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Library Instruction

Introduction

This guide is intended to introduce faculty to the various instructional support services offered by the OWU Libraries. Below, you will find a brief write-up of how our librarians approach teaching and the core skills we seek to impart, while to the left you will find tabs to direct you to more concrete examples of teaching, activities, and online resources we can provide, as well as contact information for your subject area's librarian.

We look forward to working with you!

What We Teach

We are, first and foremost, a teaching library. This means that we are dedicated to actively supporting OWU’s curriculum and the research needs of our students and faculty. We train individuals to be information literate, people who can identify specific information needs, select appropriate sources to fulfill those needs, evaluate those sources, and then ethically use the information they have attained.

These skills are informed by the ACRL Framework of Information Literacy, and offer students academically, professionally, and personally valuable techniques. 

As a teaching library, we support OWU’s core Mission in its “attempts to develop in its students qualities of intellect and character that will be useful no matter what they choose to do in later life.” That is a rich intellectual tradition that we support by helping students learn to navigate the complex modern information ecosystem and become lifelong learners.

We believe that information literacy is a vital skill that supports, to borrow from OWU’s mission one last time, the free pursuit of truth in “the transmission, extension, and discovery of knowledge.”

How We Teach

The OWU Libraries are asked to teach sessions across the OWU curriculum. Because of this, we approach teaching with an interdisciplinary mindset. While focusing on the subjects and methods of each course we visit, the Public Services Librarians also support students in integrating the research strategies and knowledge acquired across their OWU experience.

We believe that our role in teaching is to assist students in recognizing the diversity of culture, thought, experience, and standards that go into the production and use of information.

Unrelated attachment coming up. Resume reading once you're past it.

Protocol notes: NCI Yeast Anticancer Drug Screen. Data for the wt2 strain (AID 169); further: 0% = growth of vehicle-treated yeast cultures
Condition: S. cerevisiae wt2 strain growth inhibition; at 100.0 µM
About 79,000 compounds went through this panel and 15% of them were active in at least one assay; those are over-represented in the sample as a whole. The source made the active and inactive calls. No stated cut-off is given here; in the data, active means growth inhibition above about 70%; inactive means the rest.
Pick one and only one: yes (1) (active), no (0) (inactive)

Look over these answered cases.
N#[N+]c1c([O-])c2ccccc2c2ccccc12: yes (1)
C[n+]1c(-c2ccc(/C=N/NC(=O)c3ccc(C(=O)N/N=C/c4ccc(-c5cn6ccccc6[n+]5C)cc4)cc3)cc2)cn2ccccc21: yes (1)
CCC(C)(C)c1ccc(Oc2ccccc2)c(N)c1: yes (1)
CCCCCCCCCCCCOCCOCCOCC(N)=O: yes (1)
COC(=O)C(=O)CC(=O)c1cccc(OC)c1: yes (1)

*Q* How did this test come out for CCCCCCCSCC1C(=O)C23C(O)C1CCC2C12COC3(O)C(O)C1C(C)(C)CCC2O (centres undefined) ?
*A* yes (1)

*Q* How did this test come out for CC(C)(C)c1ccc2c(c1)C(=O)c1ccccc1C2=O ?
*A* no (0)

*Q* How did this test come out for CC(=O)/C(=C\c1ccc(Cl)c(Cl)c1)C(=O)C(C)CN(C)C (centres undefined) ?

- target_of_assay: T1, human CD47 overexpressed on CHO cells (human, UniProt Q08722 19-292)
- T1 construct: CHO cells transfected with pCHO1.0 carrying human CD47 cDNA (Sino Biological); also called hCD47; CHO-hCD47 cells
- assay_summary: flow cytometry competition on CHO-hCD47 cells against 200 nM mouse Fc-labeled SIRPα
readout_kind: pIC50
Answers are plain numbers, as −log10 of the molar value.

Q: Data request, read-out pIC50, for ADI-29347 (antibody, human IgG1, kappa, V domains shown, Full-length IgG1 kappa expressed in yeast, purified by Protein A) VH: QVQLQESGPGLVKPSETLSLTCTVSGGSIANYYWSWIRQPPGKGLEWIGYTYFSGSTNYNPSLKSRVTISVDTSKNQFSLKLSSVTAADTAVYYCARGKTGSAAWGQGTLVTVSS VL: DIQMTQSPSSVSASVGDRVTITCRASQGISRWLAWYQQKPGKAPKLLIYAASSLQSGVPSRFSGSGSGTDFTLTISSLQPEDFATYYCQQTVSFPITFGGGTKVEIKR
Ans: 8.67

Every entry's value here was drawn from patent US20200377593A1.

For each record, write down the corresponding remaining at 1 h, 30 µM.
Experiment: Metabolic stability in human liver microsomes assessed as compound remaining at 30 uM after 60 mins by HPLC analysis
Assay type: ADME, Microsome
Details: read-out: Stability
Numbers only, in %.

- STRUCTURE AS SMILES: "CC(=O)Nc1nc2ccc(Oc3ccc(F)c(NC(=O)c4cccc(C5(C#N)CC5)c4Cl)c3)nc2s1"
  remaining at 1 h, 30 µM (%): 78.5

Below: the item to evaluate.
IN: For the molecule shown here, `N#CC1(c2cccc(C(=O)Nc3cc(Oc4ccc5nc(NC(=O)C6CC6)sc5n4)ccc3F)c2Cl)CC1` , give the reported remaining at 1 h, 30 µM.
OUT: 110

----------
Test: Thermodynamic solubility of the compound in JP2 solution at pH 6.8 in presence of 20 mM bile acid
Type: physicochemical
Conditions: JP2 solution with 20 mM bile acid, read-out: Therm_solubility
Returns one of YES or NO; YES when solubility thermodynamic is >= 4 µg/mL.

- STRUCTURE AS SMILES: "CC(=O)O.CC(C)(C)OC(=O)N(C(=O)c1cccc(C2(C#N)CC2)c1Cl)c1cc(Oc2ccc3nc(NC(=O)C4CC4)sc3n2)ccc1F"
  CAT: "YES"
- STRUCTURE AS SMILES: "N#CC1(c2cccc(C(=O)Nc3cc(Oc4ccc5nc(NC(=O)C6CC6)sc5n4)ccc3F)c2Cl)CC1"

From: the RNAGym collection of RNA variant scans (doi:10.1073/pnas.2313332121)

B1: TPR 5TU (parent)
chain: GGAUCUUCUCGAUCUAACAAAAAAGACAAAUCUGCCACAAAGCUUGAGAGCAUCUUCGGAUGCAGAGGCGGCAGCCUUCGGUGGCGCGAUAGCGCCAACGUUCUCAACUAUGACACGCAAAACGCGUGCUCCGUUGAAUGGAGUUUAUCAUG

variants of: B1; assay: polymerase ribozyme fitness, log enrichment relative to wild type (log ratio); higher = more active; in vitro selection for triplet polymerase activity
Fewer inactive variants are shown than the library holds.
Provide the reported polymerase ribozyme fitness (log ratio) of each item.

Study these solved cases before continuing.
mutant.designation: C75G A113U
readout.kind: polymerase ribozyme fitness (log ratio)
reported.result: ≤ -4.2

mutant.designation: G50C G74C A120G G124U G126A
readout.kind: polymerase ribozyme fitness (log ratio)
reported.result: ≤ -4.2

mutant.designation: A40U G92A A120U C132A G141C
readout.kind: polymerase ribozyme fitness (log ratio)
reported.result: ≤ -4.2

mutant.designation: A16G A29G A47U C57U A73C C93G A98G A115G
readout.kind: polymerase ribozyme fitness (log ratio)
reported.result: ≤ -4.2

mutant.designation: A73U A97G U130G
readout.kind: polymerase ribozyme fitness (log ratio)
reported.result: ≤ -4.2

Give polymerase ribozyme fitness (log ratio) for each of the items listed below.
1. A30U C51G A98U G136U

We strive to critically engage students not only in the mechanics of the research process, but to push them to examine issues of bias, authority, and privilege, and the way those concepts manifest differently depending on both the subject area and their information needs.

We want students to be active participants in their own learning while they struggle with difficult questions about information systems. Through our instruction, students will learn to understand, work with, and challenge the systemic power structures that underlie publishing in all its aspects.

Library Instruction Learning Objectives

The OWU Libraries primarily teaches information literacy skills in service of the specific needs of the courses to which we have been invited. We collaborate with the instructors of each class to design a session that blends the learning objectives of the course itself with those of the library’s mission to help students better understand information.

The OWU Libraries have consulted the OWU Graduate Capabilities and the ACRL Information Literacy Framework when designing these learning objectives. Not every objective listed below will be touched upon in every class, but it is our goal that students have a strong foundation in all of these areas by the time they leave OWU.

Students will be able to:

  • recognize expertise, while maintaining skepticism over the inherent biases of the power systems that categorize expertise. 

  • determine their information needs and which type of information source meets their needs. 

  • use sources ethically, while recognizing the limits of the information creation process to value all voices equally. 

  • articulate their information needs with questions in varying levels of complexity. 

  • incorporate multiple perspectives while adding their own voice to the scholarly conversation in their discipline. 

  • employ complex and varied search methods, whereby they accept that a good search will include “failed” searches and will persist to further explore their questions. 

Instruction Librarians

 

 Stacy Chaney-Blakenship

Special Collections Librarian

740-368-3288  | sbchaney@owu.edu

Holly Birk

Public Services Librarian

740-368-3207  |  hebirk@owu.edu 

                Holly Birk

Departments:

  • Biological Sciences
  • Chemistry
  • Environment & Sustainability
  • Health & Human Kinetics
  • Mathematics & Computer Science
  • Neuroscience
  • Physics & Astronomy
  • Psychology

Calvin Cleary 

Public Services Librarian

740-368-3237  |  cjcleary@owu.edu

                Calvin Cleary

Departments:

  • Education
  • English
  • History
  • Performing Arts
  • World Languages

Liz Lang

Public Services Librarian

740-368-3246 

 emlang@owu.edu

Departments:

  • Economics & Business
  • Fine Arts
  • Journalism and Communication
  • Philosophy and Religion
  • Politics and Government
  • Sociology & Anthropology
  • Africana, Gender & Identity Studies

Eugene Rutigliano

Digital Initiatives Librarian & Curator, OWU Historical Collection

740-368-3233 

earutigl@owu.edu